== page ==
<strong>RACY:</strong> Anthony Weiner’s mayoral campaign is the subject of <em>Weiner</em>,
which kicks off SBIFF’s Riviera showcase series.

While Santa Barbara cinephiles have long had access to a healthy selection of mainstream independent fare, screenings of smaller films like Weiner, winner of the U.S. Documentary Grand Jury Prize at Sundance, have been harder to catch. “People were driving to L.A. to see [certain] movies,” said Roger Durling, the creative director of the Santa Barbara International Film Festival. With SBIFF’s The Showcase Film Series, which kicks off its run at the Riviera Theatre on Sunday, June 5, Durling hopes to give filmgoers a chance to see indie films without needing to brave Los Angeles traffic.  “[We wanted to] be able to show film-festival-type fare that’s harder to see at the local multiplex.”

Prior to signing a lease that granted SBIFF control of the Riviera Theatre for the next 30 years, The Showcase screened independent and foreign films every Wednesday at the Plaza de Oro Theatre. While the series has been successful since its inception two years ago, Durling felt that it would benefit from offering more screenings. “I heard from a lot of people that they wanted to see the films, but Wednesday didn’t work for them,” said Durling.  

Starting in June with Weiner, filmgoers will have a chance to catch Showcase films on Sundays, Mondays, and Tuesdays, in addition to the standard Wednesday screenings.

There is a point in Weiner, Elyse Steinberg and Josh Kriegman’s shockingly intimate documentary, in which the former congressmember, who resigned in 2011 after posting a link on his Twitter account to naked pictures of himself, sits in front of his computer watching himself berate MSNBC’s Lawrence O’Donnell. He asks his wife, Huma Abedin, to watch. When she declines and leaves the room, Weiner remains transfixed, glued to the screen, watching his own footage with as much surprise as the rest of America.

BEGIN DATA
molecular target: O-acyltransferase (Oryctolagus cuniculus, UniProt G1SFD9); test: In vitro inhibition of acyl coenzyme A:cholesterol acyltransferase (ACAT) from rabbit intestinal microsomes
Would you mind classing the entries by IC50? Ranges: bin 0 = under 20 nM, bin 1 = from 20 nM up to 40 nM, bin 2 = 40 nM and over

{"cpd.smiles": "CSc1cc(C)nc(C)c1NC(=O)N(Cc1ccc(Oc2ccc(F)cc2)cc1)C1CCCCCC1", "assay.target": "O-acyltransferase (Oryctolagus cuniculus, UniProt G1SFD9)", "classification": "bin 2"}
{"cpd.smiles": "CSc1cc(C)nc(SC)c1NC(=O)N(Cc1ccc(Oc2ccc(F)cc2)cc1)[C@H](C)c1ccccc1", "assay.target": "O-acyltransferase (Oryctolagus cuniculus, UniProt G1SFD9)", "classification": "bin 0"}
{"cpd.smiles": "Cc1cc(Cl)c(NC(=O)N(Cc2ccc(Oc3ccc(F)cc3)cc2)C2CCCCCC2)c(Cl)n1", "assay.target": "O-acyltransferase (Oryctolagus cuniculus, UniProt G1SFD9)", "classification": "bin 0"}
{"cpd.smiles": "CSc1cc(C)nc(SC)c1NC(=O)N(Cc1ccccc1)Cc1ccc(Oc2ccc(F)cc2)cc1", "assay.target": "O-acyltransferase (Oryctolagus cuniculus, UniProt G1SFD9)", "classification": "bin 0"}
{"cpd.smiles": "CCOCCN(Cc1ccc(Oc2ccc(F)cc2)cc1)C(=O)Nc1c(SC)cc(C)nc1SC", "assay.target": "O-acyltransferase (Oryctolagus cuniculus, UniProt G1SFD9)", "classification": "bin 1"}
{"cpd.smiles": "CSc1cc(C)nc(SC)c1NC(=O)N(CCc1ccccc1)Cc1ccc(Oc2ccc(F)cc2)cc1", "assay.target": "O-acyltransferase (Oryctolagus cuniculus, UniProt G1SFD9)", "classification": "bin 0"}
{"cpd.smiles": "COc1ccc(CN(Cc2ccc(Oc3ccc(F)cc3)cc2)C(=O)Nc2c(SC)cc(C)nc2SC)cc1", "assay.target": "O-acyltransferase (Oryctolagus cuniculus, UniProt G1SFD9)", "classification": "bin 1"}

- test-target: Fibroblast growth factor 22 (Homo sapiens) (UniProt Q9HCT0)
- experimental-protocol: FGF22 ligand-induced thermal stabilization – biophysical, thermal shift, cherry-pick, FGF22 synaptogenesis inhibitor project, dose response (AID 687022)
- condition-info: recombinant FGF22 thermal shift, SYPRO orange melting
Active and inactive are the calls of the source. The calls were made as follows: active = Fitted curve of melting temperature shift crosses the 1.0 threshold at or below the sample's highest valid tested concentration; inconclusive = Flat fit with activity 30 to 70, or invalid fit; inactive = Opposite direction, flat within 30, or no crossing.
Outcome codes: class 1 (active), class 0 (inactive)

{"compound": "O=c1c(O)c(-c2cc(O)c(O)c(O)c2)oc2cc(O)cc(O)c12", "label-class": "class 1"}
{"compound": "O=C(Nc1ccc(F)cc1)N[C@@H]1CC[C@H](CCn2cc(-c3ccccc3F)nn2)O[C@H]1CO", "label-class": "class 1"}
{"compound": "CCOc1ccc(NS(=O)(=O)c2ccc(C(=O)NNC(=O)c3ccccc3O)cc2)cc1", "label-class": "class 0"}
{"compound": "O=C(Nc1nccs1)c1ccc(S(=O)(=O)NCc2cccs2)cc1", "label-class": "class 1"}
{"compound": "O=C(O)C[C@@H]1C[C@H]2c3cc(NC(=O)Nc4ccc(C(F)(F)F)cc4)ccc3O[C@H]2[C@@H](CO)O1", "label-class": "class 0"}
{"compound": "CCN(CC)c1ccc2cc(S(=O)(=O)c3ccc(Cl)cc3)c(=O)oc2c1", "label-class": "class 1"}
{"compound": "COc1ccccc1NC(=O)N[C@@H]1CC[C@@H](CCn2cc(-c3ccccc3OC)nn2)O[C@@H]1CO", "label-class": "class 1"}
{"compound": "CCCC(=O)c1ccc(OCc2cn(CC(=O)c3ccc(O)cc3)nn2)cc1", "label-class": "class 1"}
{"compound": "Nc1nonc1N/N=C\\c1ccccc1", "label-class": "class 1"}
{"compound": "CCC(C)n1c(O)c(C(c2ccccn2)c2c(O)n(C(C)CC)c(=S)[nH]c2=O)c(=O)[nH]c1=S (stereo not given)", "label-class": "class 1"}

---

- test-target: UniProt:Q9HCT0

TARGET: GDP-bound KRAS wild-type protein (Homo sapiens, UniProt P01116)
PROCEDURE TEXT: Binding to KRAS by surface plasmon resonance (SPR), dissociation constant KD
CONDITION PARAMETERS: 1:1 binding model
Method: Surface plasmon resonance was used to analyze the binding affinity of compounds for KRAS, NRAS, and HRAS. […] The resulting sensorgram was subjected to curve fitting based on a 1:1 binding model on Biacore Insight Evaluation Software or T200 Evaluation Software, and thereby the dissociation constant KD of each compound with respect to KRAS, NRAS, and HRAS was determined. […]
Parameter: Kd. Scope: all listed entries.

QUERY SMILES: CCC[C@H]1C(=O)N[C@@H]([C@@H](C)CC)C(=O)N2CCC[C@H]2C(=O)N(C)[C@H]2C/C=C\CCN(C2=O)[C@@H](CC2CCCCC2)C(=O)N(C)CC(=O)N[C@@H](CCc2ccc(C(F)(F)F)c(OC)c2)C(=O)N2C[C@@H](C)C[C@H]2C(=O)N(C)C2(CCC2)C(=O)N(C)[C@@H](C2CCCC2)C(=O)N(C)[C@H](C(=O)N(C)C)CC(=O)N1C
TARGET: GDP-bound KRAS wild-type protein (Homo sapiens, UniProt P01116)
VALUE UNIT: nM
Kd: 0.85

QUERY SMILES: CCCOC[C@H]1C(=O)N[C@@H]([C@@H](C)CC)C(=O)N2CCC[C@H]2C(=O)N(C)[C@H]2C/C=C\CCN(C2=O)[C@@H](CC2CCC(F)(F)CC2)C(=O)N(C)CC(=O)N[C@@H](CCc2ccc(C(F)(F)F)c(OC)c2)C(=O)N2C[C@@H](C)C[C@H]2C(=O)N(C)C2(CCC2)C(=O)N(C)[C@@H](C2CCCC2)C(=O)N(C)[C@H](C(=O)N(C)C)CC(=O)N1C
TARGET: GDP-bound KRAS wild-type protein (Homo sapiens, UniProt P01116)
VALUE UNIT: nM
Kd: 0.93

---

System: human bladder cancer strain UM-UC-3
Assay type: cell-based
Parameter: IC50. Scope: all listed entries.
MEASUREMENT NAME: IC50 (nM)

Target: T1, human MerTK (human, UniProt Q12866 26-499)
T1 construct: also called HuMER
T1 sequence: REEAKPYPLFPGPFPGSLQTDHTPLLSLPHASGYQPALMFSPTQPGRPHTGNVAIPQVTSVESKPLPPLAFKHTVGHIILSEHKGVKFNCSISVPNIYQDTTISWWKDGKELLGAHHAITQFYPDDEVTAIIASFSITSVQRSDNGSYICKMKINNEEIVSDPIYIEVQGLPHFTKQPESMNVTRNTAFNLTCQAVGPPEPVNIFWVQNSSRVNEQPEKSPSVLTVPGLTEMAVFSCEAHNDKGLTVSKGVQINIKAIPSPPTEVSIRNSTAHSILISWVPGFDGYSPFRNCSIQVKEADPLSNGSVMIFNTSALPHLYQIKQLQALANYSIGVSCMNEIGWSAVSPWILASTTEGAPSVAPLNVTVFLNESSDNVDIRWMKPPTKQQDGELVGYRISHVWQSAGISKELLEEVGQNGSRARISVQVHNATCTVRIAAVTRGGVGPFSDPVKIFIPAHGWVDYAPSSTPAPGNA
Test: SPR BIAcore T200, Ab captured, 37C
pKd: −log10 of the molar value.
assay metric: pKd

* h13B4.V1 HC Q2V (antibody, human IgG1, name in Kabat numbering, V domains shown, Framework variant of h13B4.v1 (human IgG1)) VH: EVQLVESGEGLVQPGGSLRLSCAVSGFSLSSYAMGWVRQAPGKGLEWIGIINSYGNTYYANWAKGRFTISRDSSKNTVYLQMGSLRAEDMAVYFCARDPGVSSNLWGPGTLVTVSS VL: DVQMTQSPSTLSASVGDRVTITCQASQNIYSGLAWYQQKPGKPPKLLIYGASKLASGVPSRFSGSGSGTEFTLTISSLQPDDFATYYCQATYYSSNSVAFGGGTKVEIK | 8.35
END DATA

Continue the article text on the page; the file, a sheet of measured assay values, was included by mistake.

Anthony Weiner is a man haunted by cameras. It was a camera that caught him at his professional best — as a fist-shaking, fired-up liberal shouting in Congress about the plight of the middle class. And it was a camera — his own — that rendered the congressmember with the funny name a punch line for the pun maestros at the New York Post. “I guess the punch line is true about me,” says Weiner. “I did the things. But I did a lot of other things, too.”

Weiner provides a glimpse into those other things, namely his 2013 bid to be the Mayor of New York. We see an ebullient Anthony running about in colorful pants as he campaigns at a Gay Pride parade. He kisses babies and schmoozes with voters. When he rides the subway, other passengers hold up papers emblazoned with positive headlines regarding Weiner’s campaign. He’s coming back, and the film does its due diligence explaining why voters were game to give the fallen politician that second chance.

The film truly shines, however, when it covers Weiner’s second sexting scandal that broke out in the midst of the N.Y. mayoral race. As the film plumbs the controlled chaos that is a political campaign in crisis mode, its exploration of how public opinion can rock a political marriage seems particularly timely as America follows another political race beset by scandal.


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